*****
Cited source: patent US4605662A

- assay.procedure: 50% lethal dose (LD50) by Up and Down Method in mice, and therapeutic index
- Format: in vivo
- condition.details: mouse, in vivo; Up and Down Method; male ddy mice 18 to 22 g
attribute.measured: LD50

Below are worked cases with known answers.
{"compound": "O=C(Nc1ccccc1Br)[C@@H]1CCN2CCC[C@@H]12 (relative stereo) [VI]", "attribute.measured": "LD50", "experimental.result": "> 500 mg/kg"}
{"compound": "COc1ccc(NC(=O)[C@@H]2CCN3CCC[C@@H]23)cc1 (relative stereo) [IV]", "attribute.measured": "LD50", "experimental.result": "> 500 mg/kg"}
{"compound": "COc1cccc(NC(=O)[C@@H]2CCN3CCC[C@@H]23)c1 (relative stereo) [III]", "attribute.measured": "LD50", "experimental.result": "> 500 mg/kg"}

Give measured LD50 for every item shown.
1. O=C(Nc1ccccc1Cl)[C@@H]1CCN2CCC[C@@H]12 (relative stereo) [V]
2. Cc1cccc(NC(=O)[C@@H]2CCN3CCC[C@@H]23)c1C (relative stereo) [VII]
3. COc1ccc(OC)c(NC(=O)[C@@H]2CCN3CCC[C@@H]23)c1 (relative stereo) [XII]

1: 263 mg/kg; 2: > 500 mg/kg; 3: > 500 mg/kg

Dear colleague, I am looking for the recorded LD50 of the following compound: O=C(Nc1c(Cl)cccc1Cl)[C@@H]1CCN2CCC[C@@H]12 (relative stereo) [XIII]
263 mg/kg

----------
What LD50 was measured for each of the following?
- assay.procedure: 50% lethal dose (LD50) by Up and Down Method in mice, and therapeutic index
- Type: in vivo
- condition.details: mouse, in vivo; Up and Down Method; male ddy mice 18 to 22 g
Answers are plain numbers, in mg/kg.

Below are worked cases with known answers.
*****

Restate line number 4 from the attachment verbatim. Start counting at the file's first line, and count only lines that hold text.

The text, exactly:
- condition.details: mouse, in vivo; Up and Down Method; male ddy mice 18 to 22 g